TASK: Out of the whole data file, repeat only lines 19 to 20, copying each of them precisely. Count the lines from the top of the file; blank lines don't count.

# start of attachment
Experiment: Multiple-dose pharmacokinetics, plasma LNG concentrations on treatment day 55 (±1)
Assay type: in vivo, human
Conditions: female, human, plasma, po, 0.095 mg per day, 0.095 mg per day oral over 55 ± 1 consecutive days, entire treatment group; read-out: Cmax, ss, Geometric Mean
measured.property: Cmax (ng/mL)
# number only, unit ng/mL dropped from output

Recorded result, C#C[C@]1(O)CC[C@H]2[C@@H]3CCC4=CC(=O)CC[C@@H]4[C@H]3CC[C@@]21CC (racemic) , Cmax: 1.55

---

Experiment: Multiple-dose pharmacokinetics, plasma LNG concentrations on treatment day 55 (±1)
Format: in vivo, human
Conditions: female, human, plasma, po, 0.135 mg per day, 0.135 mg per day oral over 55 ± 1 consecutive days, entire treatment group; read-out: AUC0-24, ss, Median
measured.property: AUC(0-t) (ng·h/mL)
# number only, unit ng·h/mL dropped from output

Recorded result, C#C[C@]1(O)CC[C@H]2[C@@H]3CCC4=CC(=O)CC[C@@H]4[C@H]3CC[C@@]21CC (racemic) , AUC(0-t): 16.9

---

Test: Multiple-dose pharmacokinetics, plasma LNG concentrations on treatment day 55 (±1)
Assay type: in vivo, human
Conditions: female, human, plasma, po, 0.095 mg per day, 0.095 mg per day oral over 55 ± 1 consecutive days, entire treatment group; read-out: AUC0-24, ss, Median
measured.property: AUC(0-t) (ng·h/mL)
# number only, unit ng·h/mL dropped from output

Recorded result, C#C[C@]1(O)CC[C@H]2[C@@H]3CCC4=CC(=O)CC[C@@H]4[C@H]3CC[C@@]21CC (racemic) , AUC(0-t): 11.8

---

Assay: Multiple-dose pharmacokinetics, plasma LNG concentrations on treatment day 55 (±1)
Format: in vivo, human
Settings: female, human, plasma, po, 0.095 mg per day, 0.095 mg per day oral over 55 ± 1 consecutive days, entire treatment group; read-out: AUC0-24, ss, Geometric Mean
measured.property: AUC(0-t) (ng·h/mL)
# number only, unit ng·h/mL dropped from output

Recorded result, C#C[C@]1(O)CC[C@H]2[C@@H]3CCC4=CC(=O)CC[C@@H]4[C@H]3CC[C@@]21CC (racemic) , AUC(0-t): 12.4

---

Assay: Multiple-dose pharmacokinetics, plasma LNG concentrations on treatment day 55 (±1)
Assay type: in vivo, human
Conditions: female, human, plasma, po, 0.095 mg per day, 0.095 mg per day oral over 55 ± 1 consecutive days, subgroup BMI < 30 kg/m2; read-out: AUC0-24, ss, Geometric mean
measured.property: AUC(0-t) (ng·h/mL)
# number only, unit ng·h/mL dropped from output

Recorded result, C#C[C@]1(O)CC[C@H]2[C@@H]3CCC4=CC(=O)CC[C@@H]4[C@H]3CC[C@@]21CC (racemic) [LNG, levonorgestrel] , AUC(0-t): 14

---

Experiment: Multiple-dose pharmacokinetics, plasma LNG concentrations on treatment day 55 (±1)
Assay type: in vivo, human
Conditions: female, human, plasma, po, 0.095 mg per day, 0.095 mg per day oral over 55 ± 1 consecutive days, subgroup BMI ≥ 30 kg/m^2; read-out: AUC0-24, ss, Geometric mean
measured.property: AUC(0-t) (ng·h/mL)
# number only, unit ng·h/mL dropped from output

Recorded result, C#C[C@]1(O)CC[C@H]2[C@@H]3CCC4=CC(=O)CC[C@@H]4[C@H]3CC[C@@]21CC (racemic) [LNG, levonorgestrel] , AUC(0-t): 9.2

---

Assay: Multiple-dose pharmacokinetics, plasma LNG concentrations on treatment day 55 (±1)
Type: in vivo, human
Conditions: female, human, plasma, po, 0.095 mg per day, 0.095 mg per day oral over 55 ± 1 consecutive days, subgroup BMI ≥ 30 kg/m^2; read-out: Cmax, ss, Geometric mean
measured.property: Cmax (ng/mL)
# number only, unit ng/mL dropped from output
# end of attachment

# number only, unit ng·h/mL dropped from output

Recorded result, C#C[C@]1(O)CC[C@H]2[C@@H]3CCC4=CC(=O)CC[C@@H]4[C@H]3CC[C@@]21CC (racemic) , AUC(0-t): 11.8